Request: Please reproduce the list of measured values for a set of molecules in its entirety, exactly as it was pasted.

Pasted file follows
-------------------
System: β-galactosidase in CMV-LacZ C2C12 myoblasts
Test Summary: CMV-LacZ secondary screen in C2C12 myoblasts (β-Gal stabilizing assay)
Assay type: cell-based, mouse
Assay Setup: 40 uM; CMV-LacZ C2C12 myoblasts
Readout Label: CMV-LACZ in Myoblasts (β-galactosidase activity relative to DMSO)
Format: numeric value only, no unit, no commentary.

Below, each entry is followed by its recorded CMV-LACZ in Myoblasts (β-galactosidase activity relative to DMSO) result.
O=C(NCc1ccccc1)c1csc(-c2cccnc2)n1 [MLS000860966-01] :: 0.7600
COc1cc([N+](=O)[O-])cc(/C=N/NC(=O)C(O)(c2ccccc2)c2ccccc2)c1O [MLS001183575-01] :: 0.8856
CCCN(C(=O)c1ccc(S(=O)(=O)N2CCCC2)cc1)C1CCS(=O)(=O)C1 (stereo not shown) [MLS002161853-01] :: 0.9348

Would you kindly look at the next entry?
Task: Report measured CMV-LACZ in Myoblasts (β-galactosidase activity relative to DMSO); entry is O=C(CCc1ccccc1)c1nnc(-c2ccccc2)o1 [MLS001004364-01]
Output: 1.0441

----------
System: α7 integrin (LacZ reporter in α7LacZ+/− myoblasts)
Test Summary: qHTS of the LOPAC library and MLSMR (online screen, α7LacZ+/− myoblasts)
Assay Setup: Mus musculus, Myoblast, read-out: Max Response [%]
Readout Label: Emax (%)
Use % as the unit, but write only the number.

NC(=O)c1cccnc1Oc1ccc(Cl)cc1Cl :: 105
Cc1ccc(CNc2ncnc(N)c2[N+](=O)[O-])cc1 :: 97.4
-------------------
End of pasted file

System: β-galactosidase in CMV-LacZ C2C12 myoblasts
Test Summary: CMV-LacZ secondary screen in C2C12 myoblasts (β-Gal stabilizing assay)
Assay type: cell-based, mouse
Assay Setup: 40 uM; CMV-LacZ C2C12 myoblasts
Readout Label: CMV-LACZ in Myoblasts (β-galactosidase activity relative to DMSO)
Format: numeric value only, no unit, no commentary.

Below, each entry is followed by its recorded CMV-LACZ in Myoblasts (β-galactosidase activity relative to DMSO) result.
O=C(NCc1ccccc1)c1csc(-c2cccnc2)n1 [MLS000860966-01] :: 0.7600
COc1cc([N+](=O)[O-])cc(/C=N/NC(=O)C(O)(c2ccccc2)c2ccccc2)c1O [MLS001183575-01] :: 0.8856
CCCN(C(=O)c1ccc(S(=O)(=O)N2CCCC2)cc1)C1CCS(=O)(=O)C1 (stereo not shown) [MLS002161853-01] :: 0.9348

Would you kindly look at the next entry?
Task: Report measured CMV-LACZ in Myoblasts (β-galactosidase activity relative to DMSO); entry is O=C(CCc1ccccc1)c1nnc(-c2ccccc2)o1 [MLS001004364-01]
Output: 1.0441

----------
System: α7 integrin (LacZ reporter in α7LacZ+/− myoblasts)
Test Summary: qHTS of the LOPAC library and MLSMR (online screen, α7LacZ+/− myoblasts)
Assay Setup: Mus musculus, Myoblast, read-out: Max Response [%]
Readout Label: Emax (%)
Use % as the unit, but write only the number.

NC(=O)c1cccnc1Oc1ccc(Cl)cc1Cl :: 105
Cc1ccc(CNc2ncnc(N)c2[N+](=O)[O-])cc1 :: 97.4